It seems strange that a Church and Monarchy-man so justly distinguished should have received nothing at the Restoration beyond the empty title of Doctor of Divinity, and yet not strange, perhaps, since official promotion rarely goes by merit ; and even Jeremy Taylor—the greatest Churchman of that day, and the most eloquent writer of his or perhaps of any century—was exiled to an Irish diocese. Fuller, indeed, lived only a year after the return of Charles, and honours would probably have come to him bad his life been spared ; but less worthy men were preferred at once. Fuller held the extreme views in vogue at that time among Royalists ; he believed in the divine right of kings, and assuredly a large share of that divinity was needed to "hedge " Charles II. The happy event of his return made Fuller a poet, or to quote Prior's phrase, a " verseman." The following passage will show his skill, or want of it, in this department of litera ture :
" Long live our gracious Charles, second to nono
In honour who ere sat upon the throne ; Be you above your ancestors renowned Whose goodness wisely doth your greatness bound ; And knowing you may be what you would, Are pleased to be only what you should."
The biographer observes that Fuller's poetry " is not of the highest order ;" and for once we entirely agree with him. In fulsomeness, it is on a par with the strain of Dryden on the same occasion, who told Charles awl his goodness only was above the laws ; but Dryden's lines, false though they be in sentiment, are not doggerel. There is one link, by the way, between the great poet of the Restoration and Thomas Fuller. They were both natives of the same village, the latter, who was born in 1608, the birth-year of Milton, being Dryden's senior by more than twenty years. Aldwincle, in Northamptonshire, consists of two parishes. Fuller was born at St. Peter's Vicarage, his father being, to use his own expression, "the painful preacher" of that parish. Dryden was born, there is little doubt, in the parsonage-house of All Saints, the parish of which his maternal grandfather was the rector. Considering the style of divine and poet, the short space of time that separates them is remarkable. Dryden, especially in his free and idiomatic prose, belongs to the moderns ; Fuller, by his quaint turn of expression, his love of alliteration and grotesqueness of ilhistration, has more affinity with Andrews and Donne. His wit, which is always ready, has an old-world flavour about it. On every page he reminds the reader that he lived two centuries ago. But what delightful wit it is—always kindly, wholesome, and homely, full of the most unexpected turns, rich in fancy, racy in expression. Faller is as wise, too, as he is witty, though the wit sometimes conceals the wisdom ; in his merriest moods he is not a jester, for the reader never doubts that he is alike honest and earnest. It would be interesting, did space and -ability allow, to mark the points/3f affinity and contrast between Fuller and Jeremy Taylor. Both were Royal chaplains, both suffered under the Commonwealth; Taylor was twice imprisoned ; his house was plundered, his estate seized, and his family driven out of doors. Fuller lost his post at the Savoy, lost his library also, and became a wanderer. Taylor was with • Gerard's forces when that commander was defeated at Cardigan ; Faller was in Exeter when the capital of the West was besieged by the Parliamentary Army. Before that he had done good service to the Royalists at Basinghouse, where we are told his ardour so inspirited the garrison that Sir William Waller was forced to raise the siege. Both men at length found havens of rest in " the great storm which dashed the vessel of the Church in pieces "—the one at Golden Grove, the other at Waltham— and both made that time of retirement one of intense literary activity. Both must have been voracious readers, and were • voluminous writers ; and in both the fertility of fancy and aptness of illustration carry the reader on his way rejoicing. They were true men living up to the faith they held ; but Taylor was by far the greater writer. His learning, which was prodigious, forms now a drag upon his fame ; but his eloquence is matchless, his tenderness most winning, and in his lovely glimpses of Nature we forget the rhetorician in the poet. Taylor's Liberty of Prophesying is as masterly in argument as the Areopagitica of Milton, and it covers wider ground ; his Life of Christ, uncritical though it be, is—well, not superseded by Archdeacon Farrar's; but it is mainly in the Holy Living and Holy Dying that the heart of the man finds utterance. The faults of these divine books are not slight, but some of them belong to the age more than to the writer ; and all of them count for little in comparison with the practical good-sense, the thoughtful wisdom, the tender pathos, 'the earnest persuasiveness, the irresistible charm of style which give to these volumes the place of living friends. No book of Fuller's has a similar hold upon us ; but to those who appreciate his vein there is not a volume he has written which fails to give pleasure. His Holy and Profane State and his Holy Was. -are probably the most popular. Sometimes the illustrations used by Taylor to enforce a truth are as quaint and droll as Fuller's. Here is one, taken from the Holy Living, which might have been written by the latter :—" He that threw a stone at a dog, and hit his cruel step-mother, said that although he intended it otherwise, the stone was not quite lost." And the following, which are due to Fuller, might readily be accepted as Taylor's by a reader familiar with his method :—" They that marry ancient people merely in expectation to bury them, lay themselves in hopes some one may come and cut the halter." And again :—" A father that whipt his son for swearing, and swore himself while he whipt him, did more harm by his example than good by his correction."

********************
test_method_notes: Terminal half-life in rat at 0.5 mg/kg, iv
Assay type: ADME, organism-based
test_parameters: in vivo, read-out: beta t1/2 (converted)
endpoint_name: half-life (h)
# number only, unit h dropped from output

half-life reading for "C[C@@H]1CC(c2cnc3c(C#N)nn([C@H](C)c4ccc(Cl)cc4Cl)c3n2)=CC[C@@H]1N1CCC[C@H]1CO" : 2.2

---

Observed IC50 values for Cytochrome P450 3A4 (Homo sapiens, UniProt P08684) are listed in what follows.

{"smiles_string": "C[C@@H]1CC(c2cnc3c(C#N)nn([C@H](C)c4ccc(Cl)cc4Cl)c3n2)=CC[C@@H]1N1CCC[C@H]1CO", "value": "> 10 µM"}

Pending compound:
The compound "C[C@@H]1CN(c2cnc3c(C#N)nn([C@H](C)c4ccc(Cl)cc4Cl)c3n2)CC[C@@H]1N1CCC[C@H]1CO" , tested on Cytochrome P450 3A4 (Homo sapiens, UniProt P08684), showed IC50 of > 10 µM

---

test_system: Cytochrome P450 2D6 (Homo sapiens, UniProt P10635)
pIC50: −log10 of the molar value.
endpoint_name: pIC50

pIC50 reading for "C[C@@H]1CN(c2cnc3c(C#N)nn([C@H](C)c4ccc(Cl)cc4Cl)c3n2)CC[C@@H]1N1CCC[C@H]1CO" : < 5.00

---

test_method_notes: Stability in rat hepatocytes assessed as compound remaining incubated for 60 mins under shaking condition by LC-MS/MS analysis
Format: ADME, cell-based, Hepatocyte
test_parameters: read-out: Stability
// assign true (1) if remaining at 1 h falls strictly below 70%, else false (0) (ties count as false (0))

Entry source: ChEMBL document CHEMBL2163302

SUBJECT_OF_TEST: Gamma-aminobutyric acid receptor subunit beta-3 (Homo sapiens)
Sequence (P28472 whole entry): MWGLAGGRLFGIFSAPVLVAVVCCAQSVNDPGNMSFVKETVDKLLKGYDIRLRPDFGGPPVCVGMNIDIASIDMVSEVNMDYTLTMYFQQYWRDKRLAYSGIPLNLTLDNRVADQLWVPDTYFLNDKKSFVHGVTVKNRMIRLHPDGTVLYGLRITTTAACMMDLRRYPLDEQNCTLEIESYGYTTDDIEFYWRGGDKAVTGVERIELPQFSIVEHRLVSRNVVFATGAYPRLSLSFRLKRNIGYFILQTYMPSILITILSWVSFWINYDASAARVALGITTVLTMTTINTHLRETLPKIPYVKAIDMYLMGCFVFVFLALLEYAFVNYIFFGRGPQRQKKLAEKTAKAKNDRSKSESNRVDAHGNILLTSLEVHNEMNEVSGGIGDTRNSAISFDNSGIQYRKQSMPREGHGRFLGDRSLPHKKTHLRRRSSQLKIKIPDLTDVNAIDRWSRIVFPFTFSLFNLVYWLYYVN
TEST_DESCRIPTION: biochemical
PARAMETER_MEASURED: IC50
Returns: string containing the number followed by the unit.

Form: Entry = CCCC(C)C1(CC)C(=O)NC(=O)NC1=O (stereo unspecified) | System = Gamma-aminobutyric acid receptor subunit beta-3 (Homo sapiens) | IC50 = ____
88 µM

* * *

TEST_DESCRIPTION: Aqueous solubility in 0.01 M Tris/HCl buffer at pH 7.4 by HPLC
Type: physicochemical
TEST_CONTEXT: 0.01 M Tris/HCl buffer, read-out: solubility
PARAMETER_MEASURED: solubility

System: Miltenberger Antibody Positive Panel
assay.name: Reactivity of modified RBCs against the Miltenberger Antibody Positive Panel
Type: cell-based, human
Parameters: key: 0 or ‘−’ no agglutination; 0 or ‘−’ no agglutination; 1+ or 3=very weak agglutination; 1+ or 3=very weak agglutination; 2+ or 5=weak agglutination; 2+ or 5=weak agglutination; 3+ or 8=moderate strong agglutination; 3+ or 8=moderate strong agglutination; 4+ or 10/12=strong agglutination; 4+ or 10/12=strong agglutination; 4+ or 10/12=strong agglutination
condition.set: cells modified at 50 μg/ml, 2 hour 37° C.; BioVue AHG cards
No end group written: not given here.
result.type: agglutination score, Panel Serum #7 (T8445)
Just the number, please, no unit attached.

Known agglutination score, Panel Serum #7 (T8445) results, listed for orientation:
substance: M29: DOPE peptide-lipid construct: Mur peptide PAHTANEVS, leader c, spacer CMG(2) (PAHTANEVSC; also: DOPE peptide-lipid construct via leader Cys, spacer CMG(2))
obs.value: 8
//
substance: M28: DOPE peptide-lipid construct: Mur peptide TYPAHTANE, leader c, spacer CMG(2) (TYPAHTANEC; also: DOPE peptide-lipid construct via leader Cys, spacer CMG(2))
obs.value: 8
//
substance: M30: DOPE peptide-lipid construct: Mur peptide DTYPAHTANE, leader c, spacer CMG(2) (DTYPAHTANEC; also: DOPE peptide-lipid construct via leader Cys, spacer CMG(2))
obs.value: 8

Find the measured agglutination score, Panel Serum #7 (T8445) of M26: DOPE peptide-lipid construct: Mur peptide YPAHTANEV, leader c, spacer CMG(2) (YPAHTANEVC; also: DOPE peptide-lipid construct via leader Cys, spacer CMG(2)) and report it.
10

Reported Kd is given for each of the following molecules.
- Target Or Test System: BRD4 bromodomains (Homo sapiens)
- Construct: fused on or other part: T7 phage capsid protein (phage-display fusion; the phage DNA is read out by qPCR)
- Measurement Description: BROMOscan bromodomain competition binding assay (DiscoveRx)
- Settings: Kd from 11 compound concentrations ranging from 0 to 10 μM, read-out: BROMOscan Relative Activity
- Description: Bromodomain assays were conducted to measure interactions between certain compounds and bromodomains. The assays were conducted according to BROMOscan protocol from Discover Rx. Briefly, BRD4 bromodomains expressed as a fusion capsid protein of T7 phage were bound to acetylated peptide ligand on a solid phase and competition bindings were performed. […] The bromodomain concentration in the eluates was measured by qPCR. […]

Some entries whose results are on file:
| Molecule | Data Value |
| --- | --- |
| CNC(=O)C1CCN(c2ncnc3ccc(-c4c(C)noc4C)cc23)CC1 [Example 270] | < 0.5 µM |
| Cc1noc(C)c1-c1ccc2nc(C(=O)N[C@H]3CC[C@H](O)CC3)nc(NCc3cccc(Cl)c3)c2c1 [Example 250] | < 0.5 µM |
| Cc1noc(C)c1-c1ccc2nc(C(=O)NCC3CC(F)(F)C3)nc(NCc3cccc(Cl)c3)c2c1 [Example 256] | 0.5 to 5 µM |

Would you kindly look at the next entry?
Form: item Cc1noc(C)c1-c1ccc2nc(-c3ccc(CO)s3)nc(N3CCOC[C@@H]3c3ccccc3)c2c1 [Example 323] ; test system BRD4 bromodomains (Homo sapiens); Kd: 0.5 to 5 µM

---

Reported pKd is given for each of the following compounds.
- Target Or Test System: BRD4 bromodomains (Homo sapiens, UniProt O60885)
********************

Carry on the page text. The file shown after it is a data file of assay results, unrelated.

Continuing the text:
We may add, in ending this somewhat discursive paper, that if there were many points of resemblance between Fuller and Taylor in thdr lives, there. as one also in their deaths. Fuller died of fever in his fifty-fourth year, and Taylor of the same complaint in his fifty-fifth, the illness in both cases lasting only .a few days.